Classic Computer Magazine Archive COMPUTE! ISSUE 145 / OCTOBER 1992 / PAGE 88

Last card. (computer games)
by Orson Scott Card

After more than four years of writing this column, I'm through. My goal was to write not reviews but criticism of games. I found this exhilarating, but it has one drawback: You're talking theory, not specifics. After a while, you start running out of theory. Instead of leaping into each month's column, excited to have a chance to write it, I find myself backing into it as if at gunpoint. It's time for somebody else to do this..

But I have this one last column. What do you put in your last column?

I could write about the need for upgrades of old games: I'm dying for a Windows version of LodeRunner, for instance.

Or I could tell about howl finally found America Online, which is doing everything right and nothing wrong. I've put my money where my mouth is, moving my whole family onto AOL for E-mail and starting upabulletin board on AOL called Hatrack River Town Meeting, where I hang out with the really nice people who show up to add to the conversation.

Or I could write a rave review of Robert X. Cringely's Accidental Empires, an opinionated and highly entertaining book which takes a jab at the personalities who created the personal computer industry.

Instead, l want to leave a simple truth with the gamewrights and publishers: You are not in competition with each other.

You talk about going after Sierra On-Line or shooting down Microsoft Flight Simulator. But this sort of thing is pointless and bound to fail.

That's because computer games are to business software as fiction publishing is to textbook publishing. Each computer user is going to buy only one word processor, one spreadsheet, onedatabase, just as each school system is going to buy only one seventhgrade English textbook. But computer gamers are going to buy as many computer games as look like enough fun to be worth the money. Just as fiction buyers will buy as many books as they think they will enjoy reading, as long as they can afford them.

Your competition isn't Sierra On-Line or MicroProse. Your competition is bicycling and board games, television shows and movies. And books. And just as there's plenty of room for three or four or six highly profitable movies in the same summer, there's plenty of room for a dozen or a score of hit games at the same time.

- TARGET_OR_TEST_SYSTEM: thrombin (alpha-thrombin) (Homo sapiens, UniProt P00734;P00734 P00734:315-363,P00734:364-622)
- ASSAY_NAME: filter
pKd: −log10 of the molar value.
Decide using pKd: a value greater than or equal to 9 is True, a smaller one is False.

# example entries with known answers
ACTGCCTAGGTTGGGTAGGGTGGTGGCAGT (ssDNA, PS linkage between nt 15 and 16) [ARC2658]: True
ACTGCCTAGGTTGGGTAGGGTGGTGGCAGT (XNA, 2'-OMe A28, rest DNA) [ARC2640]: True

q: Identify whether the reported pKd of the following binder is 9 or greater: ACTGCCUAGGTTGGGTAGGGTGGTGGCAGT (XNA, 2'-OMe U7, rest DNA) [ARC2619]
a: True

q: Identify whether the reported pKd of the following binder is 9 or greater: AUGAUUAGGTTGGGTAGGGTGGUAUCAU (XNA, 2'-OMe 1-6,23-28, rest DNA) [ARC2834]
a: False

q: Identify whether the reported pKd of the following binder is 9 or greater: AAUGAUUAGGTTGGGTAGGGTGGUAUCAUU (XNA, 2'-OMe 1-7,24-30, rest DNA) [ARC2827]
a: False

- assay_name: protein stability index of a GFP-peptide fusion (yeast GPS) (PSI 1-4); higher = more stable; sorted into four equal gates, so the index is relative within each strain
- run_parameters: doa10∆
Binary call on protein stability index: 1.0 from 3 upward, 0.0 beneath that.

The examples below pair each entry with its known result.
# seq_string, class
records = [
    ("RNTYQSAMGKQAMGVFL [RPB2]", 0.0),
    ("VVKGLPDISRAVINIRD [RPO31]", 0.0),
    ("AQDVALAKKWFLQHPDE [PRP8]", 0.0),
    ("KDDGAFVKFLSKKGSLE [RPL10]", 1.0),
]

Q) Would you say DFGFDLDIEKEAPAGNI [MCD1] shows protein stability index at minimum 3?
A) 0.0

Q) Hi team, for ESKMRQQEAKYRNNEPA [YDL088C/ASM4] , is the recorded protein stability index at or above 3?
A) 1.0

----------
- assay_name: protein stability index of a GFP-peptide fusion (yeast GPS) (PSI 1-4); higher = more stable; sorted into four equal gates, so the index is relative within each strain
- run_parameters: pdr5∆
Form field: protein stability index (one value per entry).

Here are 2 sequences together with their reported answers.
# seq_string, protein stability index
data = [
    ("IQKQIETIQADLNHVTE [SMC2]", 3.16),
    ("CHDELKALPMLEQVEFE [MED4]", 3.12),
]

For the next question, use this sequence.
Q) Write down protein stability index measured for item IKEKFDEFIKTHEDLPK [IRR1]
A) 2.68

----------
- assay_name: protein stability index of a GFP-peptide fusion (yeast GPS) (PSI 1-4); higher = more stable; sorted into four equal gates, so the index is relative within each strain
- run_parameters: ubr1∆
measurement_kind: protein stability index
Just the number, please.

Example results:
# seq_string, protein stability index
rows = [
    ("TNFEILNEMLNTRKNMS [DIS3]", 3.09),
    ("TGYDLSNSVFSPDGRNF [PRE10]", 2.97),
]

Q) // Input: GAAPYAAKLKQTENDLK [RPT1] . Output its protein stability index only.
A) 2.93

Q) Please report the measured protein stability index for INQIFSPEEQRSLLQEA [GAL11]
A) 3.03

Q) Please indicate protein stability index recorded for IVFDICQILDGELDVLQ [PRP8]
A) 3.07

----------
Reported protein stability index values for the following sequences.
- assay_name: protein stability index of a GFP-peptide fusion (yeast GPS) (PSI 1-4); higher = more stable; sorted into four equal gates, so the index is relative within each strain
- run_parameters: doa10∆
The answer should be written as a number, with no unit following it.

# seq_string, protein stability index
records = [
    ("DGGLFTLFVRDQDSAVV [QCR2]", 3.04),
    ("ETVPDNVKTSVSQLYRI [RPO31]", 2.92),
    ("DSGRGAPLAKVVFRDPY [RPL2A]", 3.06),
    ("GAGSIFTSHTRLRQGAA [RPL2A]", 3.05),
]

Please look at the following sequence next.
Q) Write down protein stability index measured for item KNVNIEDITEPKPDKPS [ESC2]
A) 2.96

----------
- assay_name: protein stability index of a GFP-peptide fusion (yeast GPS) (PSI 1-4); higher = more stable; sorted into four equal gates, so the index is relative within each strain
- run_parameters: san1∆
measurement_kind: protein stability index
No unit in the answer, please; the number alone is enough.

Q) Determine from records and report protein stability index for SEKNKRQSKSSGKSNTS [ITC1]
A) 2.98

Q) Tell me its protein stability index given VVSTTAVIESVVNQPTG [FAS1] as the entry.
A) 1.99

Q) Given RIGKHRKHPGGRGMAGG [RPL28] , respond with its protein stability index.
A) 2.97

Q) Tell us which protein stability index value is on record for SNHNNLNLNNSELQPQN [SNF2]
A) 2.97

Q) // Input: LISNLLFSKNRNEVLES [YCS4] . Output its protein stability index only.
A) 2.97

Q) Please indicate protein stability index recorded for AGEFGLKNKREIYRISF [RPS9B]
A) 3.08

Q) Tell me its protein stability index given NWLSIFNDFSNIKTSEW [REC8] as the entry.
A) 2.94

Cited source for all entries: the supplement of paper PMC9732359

Stephen King didn't have to shoot down James Michener in order to become a best-selling novelist. Anne Tyler didn't have to steal away Judith Krantz's readers. Instead, they simply wrote the kinds of stories they believed in.

Art creates its own audience. I don't look at Stephen King's sales and think that somehow I've got to stop him so that my books can take the place of his. Instead, l look at his sales and think, "That wonderful man is teaching millions of people that reading a book can be better than any of the alternatives." He brings people out to the bookstores looking for an unforgettable experience. Some of them are going to pick up one of my books, and if I've done well, some might enjoy it and buy more.

You can't concern yourselves with what will be a hit or what will be commercial, because that will kill your art. You have to think about what you yourself care about and enjoy in a game, and then create a game which embodies that.

Just because you're not as rich as some other gamewright doesn't mean you've failed. That's the way Bill Gates keeps score, not the way artists keep score. You have to measure your success by the way your audience responds to your games. No matter how small that audience is, it's yours. Your game is part of the lives and the memories of those people in a way WordPerfect or Lotus 1-2-3 or Windows can never be.

So get back to work. I'm restless, and I want another game to play. I have no idea what that game should be like. You'll just have to make it up and show me. I'll know it when I see it. In the meantime, I'll read a book.